Concern for public health and safety is something that all responsible people share—including Christian Scientists. Grateful as we are to live in communities where honest differences can be respected, Christian Scientists are also mindful of the obligations all citizens have to respect the rights of others in their communities.
For more than a century, our denomination has counseled respect for public health authorities and conscientious obedience to the laws of the land, including those requiring vaccination. Christian Scientists report suspected communicable disease, obey quarantines, and strive to cooperate with measures considered necessary by public health officials. We see this as a matter of basic Golden Rule ethics and New Testament love.
As for the issue of exemptions for vaccination in the law, Christian Scientists’ perspective on this issue may be unique. In the past, many public officials have been broadly supportive of exemptions when these have not been considered a danger to the wider community. In more recent years, public health concerns relating to vaccinations have risen as exemptions from them have been claimed by larger numbers. Christian Scientists recognize the seriousness of these concerns.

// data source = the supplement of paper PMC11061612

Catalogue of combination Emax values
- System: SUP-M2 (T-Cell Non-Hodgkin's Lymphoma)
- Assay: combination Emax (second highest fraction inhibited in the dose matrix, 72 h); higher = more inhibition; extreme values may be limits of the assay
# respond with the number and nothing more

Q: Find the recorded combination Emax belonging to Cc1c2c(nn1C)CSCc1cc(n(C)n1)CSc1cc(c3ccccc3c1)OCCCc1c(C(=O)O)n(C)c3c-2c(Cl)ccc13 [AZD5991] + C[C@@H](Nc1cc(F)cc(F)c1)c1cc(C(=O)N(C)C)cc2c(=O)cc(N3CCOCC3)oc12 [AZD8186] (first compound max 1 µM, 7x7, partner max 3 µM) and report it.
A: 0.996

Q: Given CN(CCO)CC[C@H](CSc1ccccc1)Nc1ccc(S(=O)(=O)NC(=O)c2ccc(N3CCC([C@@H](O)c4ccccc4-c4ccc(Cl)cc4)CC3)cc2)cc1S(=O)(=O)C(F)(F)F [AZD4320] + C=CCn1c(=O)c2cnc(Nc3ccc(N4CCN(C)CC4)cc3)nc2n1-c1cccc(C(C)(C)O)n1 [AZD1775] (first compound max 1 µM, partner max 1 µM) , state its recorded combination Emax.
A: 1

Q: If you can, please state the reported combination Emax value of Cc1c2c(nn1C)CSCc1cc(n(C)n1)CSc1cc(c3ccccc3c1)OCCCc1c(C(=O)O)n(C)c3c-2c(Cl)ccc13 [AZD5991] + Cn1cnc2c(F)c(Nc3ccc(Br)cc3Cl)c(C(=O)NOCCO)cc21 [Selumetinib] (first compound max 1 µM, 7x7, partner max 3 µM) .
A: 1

Most of our church members normally rely on prayer for healing. It’s a deeply considered spiritual practice and way of life that has meant a lot to us over the years. So we’ve appreciated vaccination exemptions and sought to use them conscientiously and responsibly, when they have been granted.
On the other hand, our practice isn’t a dogmatic thing. Church members are free to make their own choices on all life-decisions, in obedience to the law, including whether or not to vaccinate. These aren’t decisions imposed by their church.
The public controversy over vaccination has produced strong opinions—and strong divisions—on the competing concerns of public health and toleration of diversity. Whatever the right answer may be for any community, Christian Scientists hope that their long experience as a religious minority working in cooperation with society’s majority might point to the possibility of resolutions based on mutual respect and understanding in the best interest of all.
And most of all, we hope that our collective care and effort can promote public health and healing to all affected by disease and contagion around the world.